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tv   House Hearing on U.S. Drug Policy in Latin America the Caribbean  CSPAN  December 3, 2020 11:05am-12:00pm EST

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find that's the est way forward in these countries, with this whole of government in providing safer, people toss place for have other choices than to be involved in the drug trade. mr. wilson: thank you for your efforts. thank you, mr. chairman, you'll always be appreciated. wilson. you, mr. i appreciate you as well. mr. connolly: thank you. wild. i'd like to direct my first question to dr. o'neil and important or your testimony you are giving today. my question is the leahy laws prohibit the united states from funding for foreign units, forces, forced
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implication of human rights. human rights violations torture, forced abuses rances and gainst migrants has continued under the administration of rador.ent observe i notice the report does not nclude in the reference to leahy law in mexico. does the u.s. government have in place safeguards to guard against systemic human rights violations by mexican security forces? thank you, representative wild. it's an important question. thething we have seen under administration is, frankly, a eterioration in the relationship and working back and forth between u.s. law initiative and their programs and the current governments. dr. o'neil: they're less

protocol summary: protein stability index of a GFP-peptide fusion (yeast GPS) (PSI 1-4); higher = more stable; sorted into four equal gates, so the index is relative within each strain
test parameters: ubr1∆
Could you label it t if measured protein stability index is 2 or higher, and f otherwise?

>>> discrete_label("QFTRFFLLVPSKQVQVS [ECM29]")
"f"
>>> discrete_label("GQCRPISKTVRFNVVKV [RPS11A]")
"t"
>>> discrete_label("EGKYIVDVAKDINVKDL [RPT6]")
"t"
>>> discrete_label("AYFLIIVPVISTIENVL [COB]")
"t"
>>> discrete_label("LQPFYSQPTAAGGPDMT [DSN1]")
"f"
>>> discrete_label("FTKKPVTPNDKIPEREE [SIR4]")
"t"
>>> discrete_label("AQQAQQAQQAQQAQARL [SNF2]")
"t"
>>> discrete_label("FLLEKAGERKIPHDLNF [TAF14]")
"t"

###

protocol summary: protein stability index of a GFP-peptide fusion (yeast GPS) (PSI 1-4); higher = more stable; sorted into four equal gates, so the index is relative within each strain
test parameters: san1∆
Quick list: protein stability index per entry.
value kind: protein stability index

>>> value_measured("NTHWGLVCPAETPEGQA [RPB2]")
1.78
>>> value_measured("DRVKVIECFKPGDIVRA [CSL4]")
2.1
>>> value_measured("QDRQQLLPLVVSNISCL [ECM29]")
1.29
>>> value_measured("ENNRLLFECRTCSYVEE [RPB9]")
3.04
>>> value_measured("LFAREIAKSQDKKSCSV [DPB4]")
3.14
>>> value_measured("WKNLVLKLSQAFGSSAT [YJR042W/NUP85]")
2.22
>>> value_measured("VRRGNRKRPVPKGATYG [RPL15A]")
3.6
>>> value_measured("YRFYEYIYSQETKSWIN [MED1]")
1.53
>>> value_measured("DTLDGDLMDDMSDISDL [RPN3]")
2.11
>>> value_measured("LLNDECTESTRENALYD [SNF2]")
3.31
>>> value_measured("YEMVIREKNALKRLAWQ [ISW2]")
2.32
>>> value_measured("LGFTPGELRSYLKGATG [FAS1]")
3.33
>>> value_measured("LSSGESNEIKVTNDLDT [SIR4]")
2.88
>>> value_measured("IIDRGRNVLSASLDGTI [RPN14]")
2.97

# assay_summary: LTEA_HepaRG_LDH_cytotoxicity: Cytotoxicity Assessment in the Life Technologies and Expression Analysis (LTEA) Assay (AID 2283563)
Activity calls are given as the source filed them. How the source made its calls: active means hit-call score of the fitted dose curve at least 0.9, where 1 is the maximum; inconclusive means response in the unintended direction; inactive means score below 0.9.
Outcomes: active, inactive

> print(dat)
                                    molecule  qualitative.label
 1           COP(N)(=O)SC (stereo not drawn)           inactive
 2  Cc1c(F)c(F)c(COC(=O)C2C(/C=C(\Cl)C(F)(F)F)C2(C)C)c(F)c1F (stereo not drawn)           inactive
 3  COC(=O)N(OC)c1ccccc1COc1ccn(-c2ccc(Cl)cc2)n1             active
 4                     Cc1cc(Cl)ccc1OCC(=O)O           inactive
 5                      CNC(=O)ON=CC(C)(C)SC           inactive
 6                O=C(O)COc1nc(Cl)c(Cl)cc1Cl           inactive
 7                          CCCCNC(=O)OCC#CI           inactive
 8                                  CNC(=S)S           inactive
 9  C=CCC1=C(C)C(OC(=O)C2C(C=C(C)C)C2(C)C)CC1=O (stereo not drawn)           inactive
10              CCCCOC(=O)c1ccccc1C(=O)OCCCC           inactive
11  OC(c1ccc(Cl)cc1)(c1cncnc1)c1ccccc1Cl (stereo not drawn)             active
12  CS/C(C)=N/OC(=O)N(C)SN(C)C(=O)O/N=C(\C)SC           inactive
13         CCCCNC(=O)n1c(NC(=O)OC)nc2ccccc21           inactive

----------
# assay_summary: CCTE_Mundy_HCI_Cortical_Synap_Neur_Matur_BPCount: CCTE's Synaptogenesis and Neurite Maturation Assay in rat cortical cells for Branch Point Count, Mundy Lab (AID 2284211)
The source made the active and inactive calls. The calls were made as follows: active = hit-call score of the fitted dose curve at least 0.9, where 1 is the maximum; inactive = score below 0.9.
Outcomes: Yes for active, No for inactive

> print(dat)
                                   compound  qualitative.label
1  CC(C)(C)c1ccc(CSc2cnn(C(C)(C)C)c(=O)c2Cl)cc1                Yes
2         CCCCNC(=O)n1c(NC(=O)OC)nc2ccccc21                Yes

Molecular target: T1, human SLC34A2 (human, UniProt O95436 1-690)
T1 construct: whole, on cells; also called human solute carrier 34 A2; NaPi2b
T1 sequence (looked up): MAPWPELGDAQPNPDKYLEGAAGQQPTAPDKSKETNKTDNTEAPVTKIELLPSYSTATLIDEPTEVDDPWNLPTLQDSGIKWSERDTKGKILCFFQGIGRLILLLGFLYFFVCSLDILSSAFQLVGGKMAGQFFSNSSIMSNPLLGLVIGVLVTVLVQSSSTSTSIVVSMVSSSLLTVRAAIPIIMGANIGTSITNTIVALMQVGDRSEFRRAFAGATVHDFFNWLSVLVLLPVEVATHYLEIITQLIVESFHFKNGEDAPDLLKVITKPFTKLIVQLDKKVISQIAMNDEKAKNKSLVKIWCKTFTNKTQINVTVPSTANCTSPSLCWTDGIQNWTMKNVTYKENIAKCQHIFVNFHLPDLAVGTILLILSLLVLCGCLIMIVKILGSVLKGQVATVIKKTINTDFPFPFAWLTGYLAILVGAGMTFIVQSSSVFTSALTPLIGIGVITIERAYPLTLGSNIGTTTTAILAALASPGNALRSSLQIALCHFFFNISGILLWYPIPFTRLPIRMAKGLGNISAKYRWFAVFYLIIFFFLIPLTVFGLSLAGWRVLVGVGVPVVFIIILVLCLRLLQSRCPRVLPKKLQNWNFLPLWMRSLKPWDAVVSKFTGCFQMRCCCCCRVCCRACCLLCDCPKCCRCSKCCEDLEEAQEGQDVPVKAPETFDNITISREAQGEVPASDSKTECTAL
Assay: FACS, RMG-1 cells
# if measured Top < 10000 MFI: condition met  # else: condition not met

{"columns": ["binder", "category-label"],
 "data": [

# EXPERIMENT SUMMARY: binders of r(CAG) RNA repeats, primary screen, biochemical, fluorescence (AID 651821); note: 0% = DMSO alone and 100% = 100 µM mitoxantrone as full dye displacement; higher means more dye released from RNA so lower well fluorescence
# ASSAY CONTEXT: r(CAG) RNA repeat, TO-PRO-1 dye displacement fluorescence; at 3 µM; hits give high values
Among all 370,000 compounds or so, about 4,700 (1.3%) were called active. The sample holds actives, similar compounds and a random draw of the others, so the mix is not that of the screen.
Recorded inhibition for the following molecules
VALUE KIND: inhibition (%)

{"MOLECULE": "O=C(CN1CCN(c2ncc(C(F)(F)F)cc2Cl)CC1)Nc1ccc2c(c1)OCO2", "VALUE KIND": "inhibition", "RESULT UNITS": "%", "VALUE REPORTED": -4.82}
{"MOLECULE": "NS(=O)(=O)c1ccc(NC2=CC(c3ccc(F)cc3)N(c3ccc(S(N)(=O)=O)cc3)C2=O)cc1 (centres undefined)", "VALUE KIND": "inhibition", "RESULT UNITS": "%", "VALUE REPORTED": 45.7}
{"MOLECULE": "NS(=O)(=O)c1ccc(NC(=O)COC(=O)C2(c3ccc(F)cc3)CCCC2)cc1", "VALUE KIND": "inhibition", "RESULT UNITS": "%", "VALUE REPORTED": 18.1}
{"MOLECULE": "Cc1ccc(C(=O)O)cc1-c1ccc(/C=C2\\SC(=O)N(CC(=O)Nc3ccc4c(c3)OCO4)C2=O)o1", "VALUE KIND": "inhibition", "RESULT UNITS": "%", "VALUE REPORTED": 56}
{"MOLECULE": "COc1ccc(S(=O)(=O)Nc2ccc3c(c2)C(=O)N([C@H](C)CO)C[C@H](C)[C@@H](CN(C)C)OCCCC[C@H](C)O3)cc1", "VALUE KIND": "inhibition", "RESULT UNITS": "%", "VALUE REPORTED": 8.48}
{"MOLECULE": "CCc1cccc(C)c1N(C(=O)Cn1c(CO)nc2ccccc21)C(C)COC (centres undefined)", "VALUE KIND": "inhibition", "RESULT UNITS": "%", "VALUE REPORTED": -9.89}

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than we have seen in past governments. one of the challenges, too, in is this reordering of the security forces. o we've seen the disappearance of some and the rise of totally new forces that have yet to, let's say, find their footing or find their coherence and order. i think all those are important considerations. and we create a ew merit initiative which both sides are calling for, particularly the mexicans are calling for, the human rights the nts of that, anti-corruption elements of that i think will be vital to be part of any compact that the u.s. government would form with the mexican government. you think by do undermining trust in mexican authorities these human rights the tions not only hurt mexican people but also undermine the objective of effectively combating narco trafficking? r. o'neil: mexicans have very